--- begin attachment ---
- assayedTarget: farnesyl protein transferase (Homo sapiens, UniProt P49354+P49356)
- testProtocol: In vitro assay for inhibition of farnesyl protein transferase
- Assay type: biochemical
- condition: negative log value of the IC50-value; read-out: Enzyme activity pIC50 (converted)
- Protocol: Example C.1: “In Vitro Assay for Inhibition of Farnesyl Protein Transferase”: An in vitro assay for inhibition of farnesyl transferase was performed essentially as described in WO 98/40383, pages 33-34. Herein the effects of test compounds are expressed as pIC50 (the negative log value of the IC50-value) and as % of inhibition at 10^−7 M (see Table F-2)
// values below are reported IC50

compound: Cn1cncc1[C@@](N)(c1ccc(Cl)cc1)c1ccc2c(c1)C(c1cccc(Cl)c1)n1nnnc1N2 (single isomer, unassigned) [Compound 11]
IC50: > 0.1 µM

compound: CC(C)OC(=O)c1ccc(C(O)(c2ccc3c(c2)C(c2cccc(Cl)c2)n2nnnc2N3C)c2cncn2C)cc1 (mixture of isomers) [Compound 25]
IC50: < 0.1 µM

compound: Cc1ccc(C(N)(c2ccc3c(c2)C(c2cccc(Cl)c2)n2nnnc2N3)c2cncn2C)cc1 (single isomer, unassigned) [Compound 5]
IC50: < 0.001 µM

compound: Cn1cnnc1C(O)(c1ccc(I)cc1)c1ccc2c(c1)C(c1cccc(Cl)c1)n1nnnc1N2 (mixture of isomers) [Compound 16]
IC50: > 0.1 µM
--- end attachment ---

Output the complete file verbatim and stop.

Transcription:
- assayedTarget: farnesyl protein transferase (Homo sapiens, UniProt P49354+P49356)
- testProtocol: In vitro assay for inhibition of farnesyl protein transferase
- Assay type: biochemical
- condition: negative log value of the IC50-value; read-out: Enzyme activity pIC50 (converted)
- Protocol: Example C.1: “In Vitro Assay for Inhibition of Farnesyl Protein Transferase”: An in vitro assay for inhibition of farnesyl transferase was performed essentially as described in WO 98/40383, pages 33-34. Herein the effects of test compounds are expressed as pIC50 (the negative log value of the IC50-value) and as % of inhibition at 10^−7 M (see Table F-2)
// values below are reported IC50

compound: Cn1cncc1[C@@](N)(c1ccc(Cl)cc1)c1ccc2c(c1)C(c1cccc(Cl)c1)n1nnnc1N2 (single isomer, unassigned) [Compound 11]
IC50: > 0.1 µM

compound: CC(C)OC(=O)c1ccc(C(O)(c2ccc3c(c2)C(c2cccc(Cl)c2)n2nnnc2N3C)c2cncn2C)cc1 (mixture of isomers) [Compound 25]
IC50: < 0.1 µM

compound: Cc1ccc(C(N)(c2ccc3c(c2)C(c2cccc(Cl)c2)n2nnnc2N3)c2cncn2C)cc1 (single isomer, unassigned) [Compound 5]
IC50: < 0.001 µM

compound: Cn1cnnc1C(O)(c1ccc(I)cc1)c1ccc2c(c1)C(c1cccc(Cl)c1)n1nnnc1N2 (mixture of isomers) [Compound 16]
IC50: > 0.1 µM